Danish Project Revolutionizing the World of Football

Global Football Training is a new project travelling the world to map, analyse and boost training techniques for future generations of footballers.

 

Kenn Schmidt Nielsen is the driving force behind Global Football Training and he set off on the first leg of a world tour in October 2010. Three years on, the trip is coming to an end; however, the aim remains the same: to map the world of football by visiting footballing institutions across the globe.
“Spending hours watching teams train and play is a necessity to collect data and one thing is certain: talented footballers come from all parts of the world,” says Kenn Schmidt.
But Global Football Training is not about scouting players for clubs in Europe.
Mapping structures and developing a philosophy to enhance player development is the sole purpose of Global Football Training.

 

Football: a way of life


To spend three years travelling the world and analyzing coaching techniques, player development schemes, scouting programmes and philosophies, football has to be a way of life.
And Kenn Schmidt has been involved with football his whole life. Before the launch of Global Football Training, he coached some of the best youth players in Denmark and personal savings have funded the trip.
“My aim is to nurture talented footballers that are gifted athletes with a unique skill set, and Global Football Training has made it possible to gain access to some of the best setups in the world,” explains Kenn Schmidt.
Visiting leading universities and academies within popular sports such as tennis, basketball and American Football also provided a valuable insight into new ways of producing better footballers.


Culture and football closely linked


Outside of the training ground, the perks of travelling the world include experiencing local culture and life, meeting agents and talking to footballing personalities. Major sports are often seen as being an inherent part of local culture. Studying cultural settings should thus lead to an in-depth understanding of coaching techniques, footballing philosophy and player development.
If able to identify successful patterns and transform them into a universal coaching technique, lesser footballing nations might be able to produce more gifted players.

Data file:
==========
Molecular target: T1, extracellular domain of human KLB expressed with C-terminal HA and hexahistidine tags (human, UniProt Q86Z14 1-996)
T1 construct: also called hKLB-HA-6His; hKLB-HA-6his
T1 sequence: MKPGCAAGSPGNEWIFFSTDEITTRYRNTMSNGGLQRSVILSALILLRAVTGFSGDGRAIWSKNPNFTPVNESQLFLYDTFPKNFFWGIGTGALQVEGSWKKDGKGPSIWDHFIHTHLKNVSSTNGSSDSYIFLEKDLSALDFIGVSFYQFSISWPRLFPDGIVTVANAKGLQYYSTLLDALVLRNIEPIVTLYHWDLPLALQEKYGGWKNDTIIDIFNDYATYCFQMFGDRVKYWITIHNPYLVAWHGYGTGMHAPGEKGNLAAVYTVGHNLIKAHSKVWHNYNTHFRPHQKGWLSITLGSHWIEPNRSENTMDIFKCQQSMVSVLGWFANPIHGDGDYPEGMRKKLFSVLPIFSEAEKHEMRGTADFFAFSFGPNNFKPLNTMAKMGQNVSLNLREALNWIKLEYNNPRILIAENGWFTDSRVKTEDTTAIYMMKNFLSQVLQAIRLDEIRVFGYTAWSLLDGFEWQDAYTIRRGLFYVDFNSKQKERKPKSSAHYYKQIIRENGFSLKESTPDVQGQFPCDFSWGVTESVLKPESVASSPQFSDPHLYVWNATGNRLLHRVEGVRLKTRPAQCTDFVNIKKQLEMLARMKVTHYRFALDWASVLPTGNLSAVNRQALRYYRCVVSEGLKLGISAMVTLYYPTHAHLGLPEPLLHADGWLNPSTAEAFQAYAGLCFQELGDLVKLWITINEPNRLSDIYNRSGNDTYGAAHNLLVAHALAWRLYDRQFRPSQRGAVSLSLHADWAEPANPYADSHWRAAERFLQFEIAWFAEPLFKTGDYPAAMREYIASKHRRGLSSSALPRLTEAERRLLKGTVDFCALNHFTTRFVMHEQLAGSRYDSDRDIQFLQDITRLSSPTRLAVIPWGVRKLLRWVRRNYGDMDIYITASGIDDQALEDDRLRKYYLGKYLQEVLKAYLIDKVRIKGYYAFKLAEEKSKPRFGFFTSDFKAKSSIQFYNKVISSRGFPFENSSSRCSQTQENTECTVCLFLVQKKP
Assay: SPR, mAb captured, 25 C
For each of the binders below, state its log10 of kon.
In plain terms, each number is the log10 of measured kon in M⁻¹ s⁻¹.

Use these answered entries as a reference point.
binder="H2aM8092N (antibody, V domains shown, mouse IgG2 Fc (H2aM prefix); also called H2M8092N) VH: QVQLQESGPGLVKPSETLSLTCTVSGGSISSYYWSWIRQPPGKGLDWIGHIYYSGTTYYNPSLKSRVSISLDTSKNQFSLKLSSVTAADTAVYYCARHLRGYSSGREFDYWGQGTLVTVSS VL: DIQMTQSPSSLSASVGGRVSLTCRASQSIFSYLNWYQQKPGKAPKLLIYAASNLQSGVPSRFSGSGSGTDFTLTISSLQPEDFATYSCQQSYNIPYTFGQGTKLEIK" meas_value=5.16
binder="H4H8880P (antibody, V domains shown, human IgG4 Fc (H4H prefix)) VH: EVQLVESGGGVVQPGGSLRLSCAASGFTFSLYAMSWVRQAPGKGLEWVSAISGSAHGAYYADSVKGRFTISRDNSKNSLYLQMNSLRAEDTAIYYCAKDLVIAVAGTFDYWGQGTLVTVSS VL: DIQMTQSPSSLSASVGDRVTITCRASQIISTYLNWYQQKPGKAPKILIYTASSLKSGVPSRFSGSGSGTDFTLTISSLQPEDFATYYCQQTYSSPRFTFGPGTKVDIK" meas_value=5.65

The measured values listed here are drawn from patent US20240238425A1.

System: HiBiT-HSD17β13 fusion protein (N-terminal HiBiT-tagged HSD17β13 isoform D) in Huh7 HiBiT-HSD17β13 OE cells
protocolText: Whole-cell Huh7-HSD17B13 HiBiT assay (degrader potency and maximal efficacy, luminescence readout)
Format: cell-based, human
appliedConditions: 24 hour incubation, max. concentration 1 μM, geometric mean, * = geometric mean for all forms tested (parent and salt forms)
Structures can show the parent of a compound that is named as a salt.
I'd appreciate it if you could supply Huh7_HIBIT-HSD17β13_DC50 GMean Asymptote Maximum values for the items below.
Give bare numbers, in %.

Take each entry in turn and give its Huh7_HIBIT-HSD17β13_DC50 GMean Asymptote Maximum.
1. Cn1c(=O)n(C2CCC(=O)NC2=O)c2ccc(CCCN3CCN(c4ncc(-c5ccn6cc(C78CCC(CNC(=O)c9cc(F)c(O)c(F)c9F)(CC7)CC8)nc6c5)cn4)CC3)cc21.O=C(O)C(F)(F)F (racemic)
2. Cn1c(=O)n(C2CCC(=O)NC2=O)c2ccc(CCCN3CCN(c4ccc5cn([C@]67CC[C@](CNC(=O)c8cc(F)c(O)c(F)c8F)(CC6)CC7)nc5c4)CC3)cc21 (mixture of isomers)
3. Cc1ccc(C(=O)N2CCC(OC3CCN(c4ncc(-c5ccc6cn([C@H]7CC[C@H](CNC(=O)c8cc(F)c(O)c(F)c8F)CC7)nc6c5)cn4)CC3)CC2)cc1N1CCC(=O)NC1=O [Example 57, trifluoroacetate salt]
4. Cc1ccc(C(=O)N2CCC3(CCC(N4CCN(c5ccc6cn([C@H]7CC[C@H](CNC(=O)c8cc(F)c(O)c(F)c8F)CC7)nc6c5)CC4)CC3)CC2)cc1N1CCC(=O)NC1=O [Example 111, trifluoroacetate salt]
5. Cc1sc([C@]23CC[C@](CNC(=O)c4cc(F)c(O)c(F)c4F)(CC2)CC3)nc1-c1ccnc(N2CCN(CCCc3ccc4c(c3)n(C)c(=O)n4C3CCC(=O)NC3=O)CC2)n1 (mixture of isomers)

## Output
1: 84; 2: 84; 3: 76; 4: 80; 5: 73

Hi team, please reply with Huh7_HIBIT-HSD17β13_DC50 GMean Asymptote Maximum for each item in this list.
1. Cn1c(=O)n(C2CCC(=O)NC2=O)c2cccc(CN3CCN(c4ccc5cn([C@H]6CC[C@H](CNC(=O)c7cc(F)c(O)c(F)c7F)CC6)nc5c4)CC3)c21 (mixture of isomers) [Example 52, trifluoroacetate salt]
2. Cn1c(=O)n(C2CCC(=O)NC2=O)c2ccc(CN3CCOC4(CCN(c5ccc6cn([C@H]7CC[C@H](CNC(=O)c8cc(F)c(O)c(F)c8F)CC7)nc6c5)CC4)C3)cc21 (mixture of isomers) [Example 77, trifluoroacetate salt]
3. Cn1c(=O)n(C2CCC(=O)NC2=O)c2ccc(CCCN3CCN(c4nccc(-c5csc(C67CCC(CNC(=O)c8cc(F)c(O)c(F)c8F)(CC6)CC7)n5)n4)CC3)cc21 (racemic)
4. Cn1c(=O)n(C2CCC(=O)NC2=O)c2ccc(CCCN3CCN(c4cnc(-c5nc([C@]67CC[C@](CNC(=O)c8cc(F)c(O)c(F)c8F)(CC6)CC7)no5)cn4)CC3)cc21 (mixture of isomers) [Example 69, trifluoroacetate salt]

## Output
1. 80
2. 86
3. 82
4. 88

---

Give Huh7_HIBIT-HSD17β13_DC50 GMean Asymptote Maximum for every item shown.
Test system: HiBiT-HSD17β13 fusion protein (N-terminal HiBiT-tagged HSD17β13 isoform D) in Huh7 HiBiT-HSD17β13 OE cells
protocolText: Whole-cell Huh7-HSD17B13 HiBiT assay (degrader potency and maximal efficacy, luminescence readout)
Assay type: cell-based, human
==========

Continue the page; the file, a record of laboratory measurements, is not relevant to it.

“To do so, we need to look at more than coaching. Factors such as culture, nutrition and way of life play a huge part in producing talented athletes and footballers,” says Kenn Schmidt. 


A world tour is needed


At the start of 2013, Global Football Training had visited more than 80 footballing institutions across Europe, Africa, Asia, North and South America. The world tour started off at Liverpool FC before heading through Europe to Spain, ending with a visit at FC Barcelona.
Global Football Training got to meet exciting personalities and watch some of the best youth players in the world in action, as well as visit impressive academy setups and stroll into fabled stadiums. And to experience such a variety of approaches to player development highlighted the fact that every professional setup has its pros and cons.


Africa – a world apart


Africa was next on the agenda. Global Football Training went to Egypt, Tanzania, Ghana and South Africa and studied the setup at successful clubs as well as private academies – some of which were run by former world stars such as Marcel Desailly.
Africa is blessed with bags of passion for football, but lack the infrastructure of its European counterpart. Nonetheless, a large contingent of African footballers is plying their trade in Europe, and an in-depth study of their coaching techniques, cultures and setups should tell us why.
After Africa, it was time to board a plane for South America. The talent to come out of this region is amazing, but it is necessary to look beyond the powerhouses of Brazil and Argentina to get to the core of the region´s success.
“Football is a way of life in Brazil and Argentina, but the whole continent has given so much to the sport – and the passion in Uruguay is out of this world”, says Kenn Schmidt.
Global Football Training visited a host of revered and successful clubs in Uruguay, Columbia and Peru – as well as Brazil and Argentina. But the visit to Uruguay will live long in the memory, and true football fans are encouraged to follow in the footsteps of Global Football Training and spend time in Montevideo with local clubs Nacional, Peñarol and Wanderers.


More to come from Global Football Training


A trip to the U.S. followed soon after. Football plays a secondary role in the U.S.; however, this leg of the trip showed that much can be learnt from studying other popular sports.
Global Football Training travelled up the east coast and took time to visit clubs, high schools and universities, as well as study other major sports. From the start, this trip showed that European clubs are not operating to the full extent of technological advances – but more on this later.
Next up is a trip back to the U.S., followed by visits to clubs and academies in Mexico, India, China, South Korea and Australia. To follow the final leg of Global Football Training´s world tour, check out the travel calendar at www.globalfootballtraining.com.
Stay tuned for more news on Global Football Training and thoughts on regional differences in coaching, scouting and player development.